Contravariance in the real world

Contravariance hurts the brain! The definition is straightforward, but applying it to the real world doesn’t make much sense. How come Container[Waste] be a subtype of Container[Paper] when Paper is a more specialized type of Waste?

The key to understanding contravariance is to stop thinking of types in terms of “is a more specialized type” and switch the focus to the idea of acceptance.

Visualize the following scenario in Scala:

class Waste
class Paper extends Waste
class Glass extends Waste
class Container[T] {
//...
}
object Office {
def setPaperContainer(container: Container[Paper]): Unit = ???
  def setGlassContainer(container: Container[Glass]): Unit = ???
}

The Office only accepts specific types of containers: Container[Paper] and Container[Glass]. But that’s not practical! What happens, in reality, is to have the same type of container with different colors:

Paper vector created by Lexamer — Freepik.com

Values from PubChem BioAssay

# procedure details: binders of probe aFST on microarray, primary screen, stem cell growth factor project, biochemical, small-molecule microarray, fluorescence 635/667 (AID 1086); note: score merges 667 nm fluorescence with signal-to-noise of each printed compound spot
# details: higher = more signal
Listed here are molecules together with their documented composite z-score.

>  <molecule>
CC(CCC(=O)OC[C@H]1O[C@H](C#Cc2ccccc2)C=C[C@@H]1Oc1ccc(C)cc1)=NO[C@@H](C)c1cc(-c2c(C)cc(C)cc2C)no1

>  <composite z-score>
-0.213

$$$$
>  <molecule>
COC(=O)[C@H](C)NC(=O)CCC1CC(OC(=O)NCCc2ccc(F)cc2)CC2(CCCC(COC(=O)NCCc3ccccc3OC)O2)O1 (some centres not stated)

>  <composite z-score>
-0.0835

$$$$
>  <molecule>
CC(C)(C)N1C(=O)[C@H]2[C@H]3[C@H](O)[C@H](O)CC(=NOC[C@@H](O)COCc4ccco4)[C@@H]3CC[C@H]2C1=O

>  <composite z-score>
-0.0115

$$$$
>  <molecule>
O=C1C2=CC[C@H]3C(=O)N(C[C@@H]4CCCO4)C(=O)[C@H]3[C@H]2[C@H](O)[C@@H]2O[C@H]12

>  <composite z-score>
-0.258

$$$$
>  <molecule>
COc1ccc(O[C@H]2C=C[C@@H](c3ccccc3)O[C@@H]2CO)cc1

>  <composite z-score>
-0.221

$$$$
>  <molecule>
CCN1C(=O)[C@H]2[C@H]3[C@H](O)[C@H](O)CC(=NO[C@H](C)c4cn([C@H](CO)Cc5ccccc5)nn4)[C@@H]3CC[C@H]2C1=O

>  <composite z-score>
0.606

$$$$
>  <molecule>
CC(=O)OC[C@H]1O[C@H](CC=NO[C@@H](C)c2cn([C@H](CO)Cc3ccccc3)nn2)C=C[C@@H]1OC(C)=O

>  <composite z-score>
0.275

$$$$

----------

They are not specialized as the example suggests.

The following expresses better what happens in reality:

object Office {
def setPaperContainer(container: Container[Waste]): Unit = ???
  def setGlassContainer(container: Container[Waste]): Unit = ???
}

But, what if policies in the office require a particular container for Paper that shreds everything? Would it make sense to let Container be covariant? Could the Office accept Container[Waste], or any other more specialized type for both Paper and Glass?

class Container[+T] { //<---- Covariant
//...
}
object Office {
def setPaperContainer(container: Container[Waste]): Unit = ???
  def setGlassContainer(container: Container[Waste]): Unit = ???
}

The answer is NO. Otherwise, the Office would accept a shredder as a Container[Glass] and the result would be messy!

So, how to express that a Container can be either the basic type or only specialized for a given type? In other words, how to accept a Container[Waste] and a Container[Paper] for Paper, and just accept a Container[Waste] and Container[Glass] for Glass?

Using contravariance!

class Container[-T] {//<---- Contravariant
//...
}
object Office {
def setPaperContainer(container: Container[Paper]): Unit = ???
  def setGlassContainer(container: Container[Glass]): Unit = ???
}

By making Container contravariant, the Office accepts a Container[Waste] for both Paper and Glass, or a specialized type for each one. And it doesn’t accept a shredder for Glass, or a specialized Glass container for Paper.

Don’t crush glasses in a paper shredder. Use contravariance!